It would be difficult to imagine a more obscure and less influential company than those first converts. A weaver and his wife, two domestic servants, a farmer's wife, and a cook made up the number. We are reminded of those other pioneers who walked along the shores of Galilee, just a few enthusiastic young men, with the older men perhaps looking after them and smiling over the follies of youth. But the same invincible Leader Who caused those fishermen to turn the world upside down, was present in the midst of these humble folk in Mienchow, and behind Him were all the hosts of heaven. Truly those that were for them were more than all that were against them.
Stormy times followed. The faith of these few Christians was tested severely, but their Leader carried them through. The grandsons of one member of that little company are two of the most faithful and tireless workers we have ever had.
Similar groups were gradually being formed in other towns, and in the same year that Mienchow was opened (1894) premises were secured in Chungpa, Sintu, Mienchu, Anhsien, and Shih Ts'iien. Meanwhile, on the eastern side of the province the Church of England section of the China Inland Mission, with Paoning as a centre, was already at work under the able leadership of the Rev. W. W. Cassels. Up to this time the C.M.S. work in Szechwan had been under the direction of Bishop Moule, the first Bishop in Mid-China, but it was quite impossible for him to give adequate supervision to a district nearly 2000 miles away from his head-quarters, and it was therefore decided to create a new diocese of Western China. With the whole-hearted approval of Archbishop Benson and of the C.M.S., the Rev. W. W. Cassels was consecrated bishop in October, 1895.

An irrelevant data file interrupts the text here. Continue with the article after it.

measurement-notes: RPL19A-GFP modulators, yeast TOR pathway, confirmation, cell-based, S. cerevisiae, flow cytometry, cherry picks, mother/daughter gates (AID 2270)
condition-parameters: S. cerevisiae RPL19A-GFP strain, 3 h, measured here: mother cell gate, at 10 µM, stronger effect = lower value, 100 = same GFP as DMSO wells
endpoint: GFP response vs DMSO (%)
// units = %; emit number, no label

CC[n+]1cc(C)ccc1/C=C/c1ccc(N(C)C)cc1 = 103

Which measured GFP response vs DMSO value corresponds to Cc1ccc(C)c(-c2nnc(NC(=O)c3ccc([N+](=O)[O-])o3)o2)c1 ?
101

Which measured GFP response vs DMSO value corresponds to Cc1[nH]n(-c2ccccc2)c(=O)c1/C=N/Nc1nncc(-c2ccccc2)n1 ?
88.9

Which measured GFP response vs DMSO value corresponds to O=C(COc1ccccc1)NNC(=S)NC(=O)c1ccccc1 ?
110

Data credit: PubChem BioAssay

That same year was marked by a serious outbreak of anti-foreign agitation which spread throughout the province. In Chengtu, the capital, the property of three Protestant missions and that of the Roman Catholics was destroyed, and in other towns the work of the C.M.S. stations was temporarily disorganized. The missionaries, however, were able to remain at their posts, and in spite of opposition and occasional waves of intense anti-foreign feeling, the work continued to go forward until the Boxer outbreak in 1900. This disturbance did not affect Szechwan so much as some other parts of China, nevertheless missionaries were obliged by consular orders to retire to the coast. During their absence the Chinese converts made a brave stand for their faith and carried on all the regular services.
When the missionaries returned, a marked change was evident in the attitude of the people. Official opposition practically ceased, and doors of opportunity began to open in all directions. In the C.M.S. area new stations were opened at Tehyang, Chungkiang, Mowchow, Lungan, and Hanchow. During the next few years not only did the work of evangelization go forward by leaps and bounds, but also that of organization and consolidation. Bishop Cassels was a man of prayer and great spiritual power, and he guided his diocese with remarkable wisdom and insight. By 1910 he was able to record that the diocese had been divided into parishes, each with its own parochial vestry. Groups of parishes had been formed into districts, each having its own district council. The parishes in the C.M.S. area formed one of these districts. A diocesan council had been elected by the district councils to advise and assist the bishop. While there were missionaries on all these councils, the majority of members were Chinese Christians who were thus gradually learning methods of church government.
Persecution continued, but not with its former vigour, and the Church grew and flourished. Christ was gradually winning His way, triumphing over prejudice, superstition, and hatred, as love in the end must triumph.